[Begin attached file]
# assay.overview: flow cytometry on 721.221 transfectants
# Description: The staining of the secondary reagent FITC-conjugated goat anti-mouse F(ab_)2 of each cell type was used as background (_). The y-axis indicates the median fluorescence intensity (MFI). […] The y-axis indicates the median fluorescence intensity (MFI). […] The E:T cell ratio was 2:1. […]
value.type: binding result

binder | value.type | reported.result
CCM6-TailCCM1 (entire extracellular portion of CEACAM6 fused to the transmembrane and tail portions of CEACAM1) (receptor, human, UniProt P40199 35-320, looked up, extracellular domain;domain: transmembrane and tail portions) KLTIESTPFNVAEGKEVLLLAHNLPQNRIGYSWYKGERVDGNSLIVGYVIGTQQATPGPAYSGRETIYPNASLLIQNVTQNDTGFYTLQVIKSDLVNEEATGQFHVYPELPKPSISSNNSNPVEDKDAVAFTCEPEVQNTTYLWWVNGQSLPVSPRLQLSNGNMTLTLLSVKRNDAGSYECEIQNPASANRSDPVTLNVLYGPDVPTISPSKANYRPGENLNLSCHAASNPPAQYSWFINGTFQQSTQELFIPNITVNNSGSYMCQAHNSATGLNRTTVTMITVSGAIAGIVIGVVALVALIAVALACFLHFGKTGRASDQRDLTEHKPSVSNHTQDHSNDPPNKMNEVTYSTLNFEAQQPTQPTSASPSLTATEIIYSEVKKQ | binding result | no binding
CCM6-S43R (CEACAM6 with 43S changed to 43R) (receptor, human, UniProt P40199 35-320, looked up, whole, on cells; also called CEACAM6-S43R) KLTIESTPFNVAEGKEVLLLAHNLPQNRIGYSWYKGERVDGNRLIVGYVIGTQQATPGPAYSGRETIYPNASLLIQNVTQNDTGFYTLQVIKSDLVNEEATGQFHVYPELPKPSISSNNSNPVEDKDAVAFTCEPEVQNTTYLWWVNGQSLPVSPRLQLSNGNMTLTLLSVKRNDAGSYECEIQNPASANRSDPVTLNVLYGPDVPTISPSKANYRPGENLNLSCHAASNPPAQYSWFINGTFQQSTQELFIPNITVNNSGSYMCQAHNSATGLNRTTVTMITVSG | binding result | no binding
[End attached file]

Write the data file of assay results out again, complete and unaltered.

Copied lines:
# assay.overview: flow cytometry on 721.221 transfectants
# Description: The staining of the secondary reagent FITC-conjugated goat anti-mouse F(ab_)2 of each cell type was used as background (_). The y-axis indicates the median fluorescence intensity (MFI). […] The y-axis indicates the median fluorescence intensity (MFI). […] The E:T cell ratio was 2:1. […]
value.type: binding result

binder | value.type | reported.result
CCM6-TailCCM1 (entire extracellular portion of CEACAM6 fused to the transmembrane and tail portions of CEACAM1) (receptor, human, UniProt P40199 35-320, looked up, extracellular domain;domain: transmembrane and tail portions) KLTIESTPFNVAEGKEVLLLAHNLPQNRIGYSWYKGERVDGNSLIVGYVIGTQQATPGPAYSGRETIYPNASLLIQNVTQNDTGFYTLQVIKSDLVNEEATGQFHVYPELPKPSISSNNSNPVEDKDAVAFTCEPEVQNTTYLWWVNGQSLPVSPRLQLSNGNMTLTLLSVKRNDAGSYECEIQNPASANRSDPVTLNVLYGPDVPTISPSKANYRPGENLNLSCHAASNPPAQYSWFINGTFQQSTQELFIPNITVNNSGSYMCQAHNSATGLNRTTVTMITVSGAIAGIVIGVVALVALIAVALACFLHFGKTGRASDQRDLTEHKPSVSNHTQDHSNDPPNKMNEVTYSTLNFEAQQPTQPTSASPSLTATEIIYSEVKKQ | binding result | no binding
CCM6-S43R (CEACAM6 with 43S changed to 43R) (receptor, human, UniProt P40199 35-320, looked up, whole, on cells; also called CEACAM6-S43R) KLTIESTPFNVAEGKEVLLLAHNLPQNRIGYSWYKGERVDGNRLIVGYVIGTQQATPGPAYSGRETIYPNASLLIQNVTQNDTGFYTLQVIKSDLVNEEATGQFHVYPELPKPSISSNNSNPVEDKDAVAFTCEPEVQNTTYLWWVNGQSLPVSPRLQLSNGNMTLTLLSVKRNDAGSYECEIQNPASANRSDPVTLNVLYGPDVPTISPSKANYRPGENLNLSCHAASNPPAQYSWFINGTFQQSTQELFIPNITVNNSGSYMCQAHNSATGLNRTTVTMITVSG | binding result | no binding